Look, this is really fairly simple.

Would the gentleman in question still be encouraging the students to vote if he knew the majority of them would favor McCain rather than Obama? If he'd still do it, then his concern is with increasing voting activity. If he wouldn't, then he's just trying to increase the power of his favored candidate.

Of course, if he's not an American citizen, then he's minding what most certainly is not his business, and he should have his eyes removed as penance.

That is all.

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Should Brian still act non-partisan if the election was between, say, Hitler and Gandhi?

By framing the question this way you've mutated it into another question entirely. The original question was, is encouraging people to vote (without pushing a particular candidate) really non-partisan if you know that in practice most of your audience will vote for the candidate you favor? In this scenario the desirability of non-partisanship is stipulated from the beginning.

In the hypothetical election between Hitler and Gandhi, most people would be unabashedly partisan. The operative word here is "unabashedly". A pro-Gandhi partisan in such an election wouldn't try to pretend to himself that he was non-partisan and thus wouldn't care whether he was acting in a non-partisan way.

Back to the actual scenario, what we have here is a person who is pushing his favorite candidate (i.e., being a partisan) while trying to claim the mantle of non-partisanship. That is where the "bad faith" comes in.

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>But if not, your voting advocacy is just a bad faith attempt to hide a partisan effort to push particular candidates.

I stand by the principle of taking a non-partisan approach in most situations. However, it seems to me that rules about non-partisanship break down if you've done a thorough, humble analysis. Should Brian still act non-partisan if the election was between, say, Hitler and Gandhi?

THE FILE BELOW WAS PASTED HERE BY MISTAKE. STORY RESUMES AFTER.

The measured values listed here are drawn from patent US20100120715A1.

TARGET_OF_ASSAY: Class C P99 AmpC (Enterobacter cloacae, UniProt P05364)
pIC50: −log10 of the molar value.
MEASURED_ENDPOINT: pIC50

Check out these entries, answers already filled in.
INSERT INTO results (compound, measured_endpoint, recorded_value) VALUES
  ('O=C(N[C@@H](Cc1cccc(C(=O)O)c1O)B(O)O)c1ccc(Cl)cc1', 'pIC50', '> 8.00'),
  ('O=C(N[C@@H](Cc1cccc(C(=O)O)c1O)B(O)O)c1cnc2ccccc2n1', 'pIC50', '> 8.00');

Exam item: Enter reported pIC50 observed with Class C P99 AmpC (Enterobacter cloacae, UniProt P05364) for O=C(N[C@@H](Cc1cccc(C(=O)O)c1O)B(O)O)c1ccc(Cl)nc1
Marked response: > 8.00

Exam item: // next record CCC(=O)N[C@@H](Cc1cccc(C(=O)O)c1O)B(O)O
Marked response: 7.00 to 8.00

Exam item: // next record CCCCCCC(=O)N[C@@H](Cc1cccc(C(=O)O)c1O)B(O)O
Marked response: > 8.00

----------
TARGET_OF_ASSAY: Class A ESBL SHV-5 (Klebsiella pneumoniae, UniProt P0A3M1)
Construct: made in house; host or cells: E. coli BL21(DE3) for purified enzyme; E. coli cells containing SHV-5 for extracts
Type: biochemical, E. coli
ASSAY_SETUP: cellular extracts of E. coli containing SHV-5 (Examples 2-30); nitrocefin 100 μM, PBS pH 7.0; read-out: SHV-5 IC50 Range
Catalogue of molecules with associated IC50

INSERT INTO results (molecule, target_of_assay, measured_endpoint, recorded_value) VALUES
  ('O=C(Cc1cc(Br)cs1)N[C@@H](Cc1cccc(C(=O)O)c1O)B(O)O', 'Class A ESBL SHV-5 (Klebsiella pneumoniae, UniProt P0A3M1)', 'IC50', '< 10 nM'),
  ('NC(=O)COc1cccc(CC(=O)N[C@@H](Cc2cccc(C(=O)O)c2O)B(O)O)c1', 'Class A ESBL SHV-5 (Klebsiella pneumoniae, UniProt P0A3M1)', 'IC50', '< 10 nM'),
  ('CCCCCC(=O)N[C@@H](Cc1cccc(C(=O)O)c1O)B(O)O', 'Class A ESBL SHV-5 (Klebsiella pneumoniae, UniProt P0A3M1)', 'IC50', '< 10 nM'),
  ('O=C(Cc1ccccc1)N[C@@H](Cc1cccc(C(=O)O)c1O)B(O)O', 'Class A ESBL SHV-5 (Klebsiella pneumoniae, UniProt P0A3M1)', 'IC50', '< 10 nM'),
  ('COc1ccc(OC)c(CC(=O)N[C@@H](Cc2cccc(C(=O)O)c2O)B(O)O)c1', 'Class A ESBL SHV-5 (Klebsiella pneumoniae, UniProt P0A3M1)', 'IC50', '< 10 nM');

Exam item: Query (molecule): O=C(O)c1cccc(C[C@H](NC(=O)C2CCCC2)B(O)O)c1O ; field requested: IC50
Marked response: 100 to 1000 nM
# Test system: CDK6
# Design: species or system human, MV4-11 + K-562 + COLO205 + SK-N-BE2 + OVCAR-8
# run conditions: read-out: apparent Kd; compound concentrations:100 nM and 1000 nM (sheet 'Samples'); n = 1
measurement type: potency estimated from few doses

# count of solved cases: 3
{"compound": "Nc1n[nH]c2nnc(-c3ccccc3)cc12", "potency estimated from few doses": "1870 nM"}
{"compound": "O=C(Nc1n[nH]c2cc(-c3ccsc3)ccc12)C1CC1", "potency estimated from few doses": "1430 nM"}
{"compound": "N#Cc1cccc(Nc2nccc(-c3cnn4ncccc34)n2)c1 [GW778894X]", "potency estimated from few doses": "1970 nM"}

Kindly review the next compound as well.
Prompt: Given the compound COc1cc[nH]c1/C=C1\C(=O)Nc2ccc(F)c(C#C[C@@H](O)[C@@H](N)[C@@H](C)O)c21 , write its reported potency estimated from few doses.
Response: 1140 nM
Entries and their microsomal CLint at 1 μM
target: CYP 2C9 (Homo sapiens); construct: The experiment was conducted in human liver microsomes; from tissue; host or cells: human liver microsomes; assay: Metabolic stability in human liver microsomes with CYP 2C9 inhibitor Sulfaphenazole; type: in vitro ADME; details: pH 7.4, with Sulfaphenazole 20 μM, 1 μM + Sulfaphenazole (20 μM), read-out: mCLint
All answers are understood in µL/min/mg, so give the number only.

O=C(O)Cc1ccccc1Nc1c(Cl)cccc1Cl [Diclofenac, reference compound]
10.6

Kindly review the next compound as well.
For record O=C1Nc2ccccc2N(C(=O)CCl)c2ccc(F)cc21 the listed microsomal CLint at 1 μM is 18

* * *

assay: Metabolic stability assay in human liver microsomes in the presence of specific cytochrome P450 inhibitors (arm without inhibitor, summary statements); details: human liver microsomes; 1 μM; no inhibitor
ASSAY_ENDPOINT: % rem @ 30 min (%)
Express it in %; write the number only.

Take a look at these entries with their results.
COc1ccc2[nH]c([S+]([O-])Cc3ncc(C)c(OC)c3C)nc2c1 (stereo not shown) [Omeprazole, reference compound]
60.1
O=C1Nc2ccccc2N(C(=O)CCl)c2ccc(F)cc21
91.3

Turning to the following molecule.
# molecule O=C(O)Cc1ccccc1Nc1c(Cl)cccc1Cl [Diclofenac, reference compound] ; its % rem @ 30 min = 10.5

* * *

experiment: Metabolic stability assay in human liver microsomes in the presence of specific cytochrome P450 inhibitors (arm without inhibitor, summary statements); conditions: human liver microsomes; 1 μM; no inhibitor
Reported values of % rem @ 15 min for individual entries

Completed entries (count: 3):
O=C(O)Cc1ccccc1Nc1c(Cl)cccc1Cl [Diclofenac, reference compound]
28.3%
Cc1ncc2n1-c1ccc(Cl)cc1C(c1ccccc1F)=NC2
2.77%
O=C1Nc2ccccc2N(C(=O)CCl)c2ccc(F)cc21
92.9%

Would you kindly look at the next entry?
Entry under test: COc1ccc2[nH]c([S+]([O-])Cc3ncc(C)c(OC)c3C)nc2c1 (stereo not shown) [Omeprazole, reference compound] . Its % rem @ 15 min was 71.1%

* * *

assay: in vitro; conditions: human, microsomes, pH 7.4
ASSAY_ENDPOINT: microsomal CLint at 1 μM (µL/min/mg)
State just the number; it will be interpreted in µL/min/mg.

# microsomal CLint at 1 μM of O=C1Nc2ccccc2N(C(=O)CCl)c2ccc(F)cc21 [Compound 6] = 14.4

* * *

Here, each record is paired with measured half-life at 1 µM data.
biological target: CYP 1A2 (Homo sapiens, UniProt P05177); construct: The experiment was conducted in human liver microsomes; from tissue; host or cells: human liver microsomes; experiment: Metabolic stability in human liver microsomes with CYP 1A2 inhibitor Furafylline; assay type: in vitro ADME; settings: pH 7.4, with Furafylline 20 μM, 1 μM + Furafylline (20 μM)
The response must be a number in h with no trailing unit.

Ultimately, the ends do justify the means. You just have to make sure you're keeping track of all the ends.

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I am having trouble with the analogy. Professors are responsible for assigning grades and it is something they can directly affect. Artificially raising grades is not the same as encouraging people to vote. If professors had the ability to force people to vote, the analogy would fit. A more apt analogy is to say that pushing students to vote would be the same as pushing students to get better grades.

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I can't imagine a counterfactual with opposite partisan leanings. Ideally my feelings about Obama and McCain are based on my values and beliefs on matters of fact. What values and beliefs would be held by my counterfactual with opposite partisan leanings?

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@Robin Hanson:

"If a Stalinist were running in this election, then yes to be neutral Brian would need agreement from his Stalinist counterfactual."

Do you mean if a Stalinist were running at all, or if a Stalininst were a major-party candidate/non-negligible contender?

The former principle I think would make a no-taking-sides rule equivalent to a no-action-at-all rule; I think there are few if any aspects of the "public good" that don't at least implicitly side against someone. (Cf. teaching evolution in schools; a lot of people sure seem to feel that constituted taking sides against them. And I don't think my Anarchist counterfactual would be easy to convince of the value of any legitimization of the current regime.)

But the latter standard would mean we need some way to determine how mainstream a party has to be before helping/hurting it counts as "taking sides." (Too small and it's not a meaningful "side," too large and it's identical with the public good.)

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@David Wynn

"might be costly to individuals has no bearing on the value of multiple informed votes to the system as a whole."

You're not seriously arguing this, are you? To claim that "the value to the system as a whole" outweighs a high cost to the individual is, with all due respect, terrifying. Not to overstate the case, but this is the worst form of positive liberty.

Voting is a small example - but as often happens on OB, upon reflection it illuminates the largest principles.